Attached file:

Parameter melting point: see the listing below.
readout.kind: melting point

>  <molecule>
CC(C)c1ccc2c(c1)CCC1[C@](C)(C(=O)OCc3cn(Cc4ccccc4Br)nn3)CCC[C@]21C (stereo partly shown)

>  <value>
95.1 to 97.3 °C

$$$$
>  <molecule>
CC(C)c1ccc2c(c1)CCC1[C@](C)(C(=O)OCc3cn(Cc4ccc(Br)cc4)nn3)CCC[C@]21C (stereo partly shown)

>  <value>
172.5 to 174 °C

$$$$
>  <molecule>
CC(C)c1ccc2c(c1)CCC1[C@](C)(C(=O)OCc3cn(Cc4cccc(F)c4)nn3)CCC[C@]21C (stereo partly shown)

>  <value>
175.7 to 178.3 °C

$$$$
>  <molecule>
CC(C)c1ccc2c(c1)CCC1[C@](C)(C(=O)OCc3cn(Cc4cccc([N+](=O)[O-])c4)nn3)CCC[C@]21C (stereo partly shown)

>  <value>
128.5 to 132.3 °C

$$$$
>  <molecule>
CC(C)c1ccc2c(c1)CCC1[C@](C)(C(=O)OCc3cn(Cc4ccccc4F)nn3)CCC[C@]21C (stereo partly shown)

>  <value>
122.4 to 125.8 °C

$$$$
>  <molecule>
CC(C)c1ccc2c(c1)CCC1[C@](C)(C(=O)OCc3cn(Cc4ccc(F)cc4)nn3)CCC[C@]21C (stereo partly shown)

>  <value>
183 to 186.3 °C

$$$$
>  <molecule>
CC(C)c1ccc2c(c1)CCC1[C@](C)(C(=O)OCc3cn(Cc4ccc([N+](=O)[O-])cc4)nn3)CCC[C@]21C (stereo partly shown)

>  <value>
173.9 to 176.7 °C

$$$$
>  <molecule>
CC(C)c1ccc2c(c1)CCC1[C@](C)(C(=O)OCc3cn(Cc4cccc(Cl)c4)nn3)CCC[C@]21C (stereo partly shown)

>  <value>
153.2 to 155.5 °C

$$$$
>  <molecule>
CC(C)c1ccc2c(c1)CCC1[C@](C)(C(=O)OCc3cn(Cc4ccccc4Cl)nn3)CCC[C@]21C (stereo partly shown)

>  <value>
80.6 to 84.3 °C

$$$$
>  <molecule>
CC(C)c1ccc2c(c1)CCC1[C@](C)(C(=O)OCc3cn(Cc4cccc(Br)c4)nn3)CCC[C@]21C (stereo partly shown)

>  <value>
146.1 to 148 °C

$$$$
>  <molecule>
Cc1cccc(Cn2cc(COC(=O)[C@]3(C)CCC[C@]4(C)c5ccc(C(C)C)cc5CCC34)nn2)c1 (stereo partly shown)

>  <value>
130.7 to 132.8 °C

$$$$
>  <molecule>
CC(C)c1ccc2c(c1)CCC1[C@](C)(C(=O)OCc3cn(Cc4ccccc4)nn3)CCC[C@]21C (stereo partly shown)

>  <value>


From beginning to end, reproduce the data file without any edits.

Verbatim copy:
Parameter melting point: see the listing below.
readout.kind: melting point

>  <molecule>
CC(C)c1ccc2c(c1)CCC1[C@](C)(C(=O)OCc3cn(Cc4ccccc4Br)nn3)CCC[C@]21C (stereo partly shown)

>  <value>
95.1 to 97.3 °C

$$$$
>  <molecule>
CC(C)c1ccc2c(c1)CCC1[C@](C)(C(=O)OCc3cn(Cc4ccc(Br)cc4)nn3)CCC[C@]21C (stereo partly shown)

>  <value>
172.5 to 174 °C

$$$$
>  <molecule>
CC(C)c1ccc2c(c1)CCC1[C@](C)(C(=O)OCc3cn(Cc4cccc(F)c4)nn3)CCC[C@]21C (stereo partly shown)

>  <value>
175.7 to 178.3 °C

$$$$
>  <molecule>
CC(C)c1ccc2c(c1)CCC1[C@](C)(C(=O)OCc3cn(Cc4cccc([N+](=O)[O-])c4)nn3)CCC[C@]21C (stereo partly shown)

>  <value>
128.5 to 132.3 °C

$$$$
>  <molecule>
CC(C)c1ccc2c(c1)CCC1[C@](C)(C(=O)OCc3cn(Cc4ccccc4F)nn3)CCC[C@]21C (stereo partly shown)

>  <value>
122.4 to 125.8 °C

$$$$
>  <molecule>
CC(C)c1ccc2c(c1)CCC1[C@](C)(C(=O)OCc3cn(Cc4ccc(F)cc4)nn3)CCC[C@]21C (stereo partly shown)

>  <value>
183 to 186.3 °C

$$$$
>  <molecule>
CC(C)c1ccc2c(c1)CCC1[C@](C)(C(=O)OCc3cn(Cc4ccc([N+](=O)[O-])cc4)nn3)CCC[C@]21C (stereo partly shown)

>  <value>
173.9 to 176.7 °C

$$$$
>  <molecule>
CC(C)c1ccc2c(c1)CCC1[C@](C)(C(=O)OCc3cn(Cc4cccc(Cl)c4)nn3)CCC[C@]21C (stereo partly shown)

>  <value>
153.2 to 155.5 °C

$$$$
>  <molecule>
CC(C)c1ccc2c(c1)CCC1[C@](C)(C(=O)OCc3cn(Cc4ccccc4Cl)nn3)CCC[C@]21C (stereo partly shown)

>  <value>
80.6 to 84.3 °C

$$$$
>  <molecule>
CC(C)c1ccc2c(c1)CCC1[C@](C)(C(=O)OCc3cn(Cc4cccc(Br)c4)nn3)CCC[C@]21C (stereo partly shown)

>  <value>
146.1 to 148 °C

$$$$
>  <molecule>
Cc1cccc(Cn2cc(COC(=O)[C@]3(C)CCC[C@]4(C)c5ccc(C(C)C)cc5CCC34)nn2)c1 (stereo partly shown)

>  <value>
130.7 to 132.8 °C

$$$$
>  <molecule>
CC(C)c1ccc2c(c1)CCC1[C@](C)(C(=O)OCc3cn(Cc4ccccc4)nn3)CCC[C@]21C (stereo partly shown)

>  <value>